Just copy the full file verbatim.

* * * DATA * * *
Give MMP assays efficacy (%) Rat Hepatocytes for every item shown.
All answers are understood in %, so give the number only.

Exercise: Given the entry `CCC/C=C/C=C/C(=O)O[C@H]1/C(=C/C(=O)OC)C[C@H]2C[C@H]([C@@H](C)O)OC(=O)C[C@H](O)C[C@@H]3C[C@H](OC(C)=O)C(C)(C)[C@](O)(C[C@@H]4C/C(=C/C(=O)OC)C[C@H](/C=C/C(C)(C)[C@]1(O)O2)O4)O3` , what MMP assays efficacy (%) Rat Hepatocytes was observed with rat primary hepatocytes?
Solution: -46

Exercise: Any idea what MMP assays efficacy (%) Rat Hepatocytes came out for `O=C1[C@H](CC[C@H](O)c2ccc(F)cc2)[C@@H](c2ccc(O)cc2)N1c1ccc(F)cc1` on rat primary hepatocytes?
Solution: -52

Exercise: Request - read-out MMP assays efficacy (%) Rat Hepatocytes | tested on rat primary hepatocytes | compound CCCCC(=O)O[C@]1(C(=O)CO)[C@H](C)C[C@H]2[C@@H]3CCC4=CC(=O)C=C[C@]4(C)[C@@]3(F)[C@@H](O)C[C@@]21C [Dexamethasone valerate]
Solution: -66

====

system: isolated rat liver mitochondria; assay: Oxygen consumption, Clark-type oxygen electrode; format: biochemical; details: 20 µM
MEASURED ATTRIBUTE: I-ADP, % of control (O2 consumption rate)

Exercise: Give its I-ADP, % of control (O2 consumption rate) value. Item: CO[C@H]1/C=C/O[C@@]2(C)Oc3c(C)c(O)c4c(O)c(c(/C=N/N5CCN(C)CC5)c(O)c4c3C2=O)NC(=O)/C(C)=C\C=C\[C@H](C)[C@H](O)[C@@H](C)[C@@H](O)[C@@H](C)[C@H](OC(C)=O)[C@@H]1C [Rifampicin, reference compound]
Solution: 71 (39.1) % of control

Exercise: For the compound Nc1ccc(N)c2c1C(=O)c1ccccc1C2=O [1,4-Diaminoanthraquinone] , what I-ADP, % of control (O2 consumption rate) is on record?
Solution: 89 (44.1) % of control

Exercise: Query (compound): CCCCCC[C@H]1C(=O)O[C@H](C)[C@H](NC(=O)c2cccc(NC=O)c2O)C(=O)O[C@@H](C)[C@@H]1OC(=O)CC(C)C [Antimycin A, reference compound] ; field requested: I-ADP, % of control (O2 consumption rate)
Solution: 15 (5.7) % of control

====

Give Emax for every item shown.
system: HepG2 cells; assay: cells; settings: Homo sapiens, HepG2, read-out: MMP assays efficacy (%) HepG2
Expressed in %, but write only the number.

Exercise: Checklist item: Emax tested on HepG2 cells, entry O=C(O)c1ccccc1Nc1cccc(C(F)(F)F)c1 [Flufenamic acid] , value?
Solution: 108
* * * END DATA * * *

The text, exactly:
Give MMP assays efficacy (%) Rat Hepatocytes for every item shown.
All answers are understood in %, so give the number only.

Exercise: Given the entry `CCC/C=C/C=C/C(=O)O[C@H]1/C(=C/C(=O)OC)C[C@H]2C[C@H]([C@@H](C)O)OC(=O)C[C@H](O)C[C@@H]3C[C@H](OC(C)=O)C(C)(C)[C@](O)(C[C@@H]4C/C(=C/C(=O)OC)C[C@H](/C=C/C(C)(C)[C@]1(O)O2)O4)O3` , what MMP assays efficacy (%) Rat Hepatocytes was observed with rat primary hepatocytes?
Solution: -46

Exercise: Any idea what MMP assays efficacy (%) Rat Hepatocytes came out for `O=C1[C@H](CC[C@H](O)c2ccc(F)cc2)[C@@H](c2ccc(O)cc2)N1c1ccc(F)cc1` on rat primary hepatocytes?
Solution: -52

Exercise: Request - read-out MMP assays efficacy (%) Rat Hepatocytes | tested on rat primary hepatocytes | compound CCCCC(=O)O[C@]1(C(=O)CO)[C@H](C)C[C@H]2[C@@H]3CCC4=CC(=O)C=C[C@]4(C)[C@@]3(F)[C@@H](O)C[C@@]21C [Dexamethasone valerate]
Solution: -66

====

system: isolated rat liver mitochondria; assay: Oxygen consumption, Clark-type oxygen electrode; format: biochemical; details: 20 µM
MEASURED ATTRIBUTE: I-ADP, % of control (O2 consumption rate)

Exercise: Give its I-ADP, % of control (O2 consumption rate) value. Item: CO[C@H]1/C=C/O[C@@]2(C)Oc3c(C)c(O)c4c(O)c(c(/C=N/N5CCN(C)CC5)c(O)c4c3C2=O)NC(=O)/C(C)=C\C=C\[C@H](C)[C@H](O)[C@@H](C)[C@@H](O)[C@@H](C)[C@H](OC(C)=O)[C@@H]1C [Rifampicin, reference compound]
Solution: 71 (39.1) % of control

Exercise: For the compound Nc1ccc(N)c2c1C(=O)c1ccccc1C2=O [1,4-Diaminoanthraquinone] , what I-ADP, % of control (O2 consumption rate) is on record?
Solution: 89 (44.1) % of control

Exercise: Query (compound): CCCCCC[C@H]1C(=O)O[C@H](C)[C@H](NC(=O)c2cccc(NC=O)c2O)C(=O)O[C@@H](C)[C@@H]1OC(=O)CC(C)C [Antimycin A, reference compound] ; field requested: I-ADP, % of control (O2 consumption rate)
Solution: 15 (5.7) % of control

====

Give Emax for every item shown.
system: HepG2 cells; assay: cells; settings: Homo sapiens, HepG2, read-out: MMP assays efficacy (%) HepG2
Expressed in %, but write only the number.

Exercise: Checklist item: Emax tested on HepG2 cells, entry O=C(O)c1ccccc1Nc1cccc(C(F)(F)F)c1 [Flufenamic acid] , value?
Solution: 108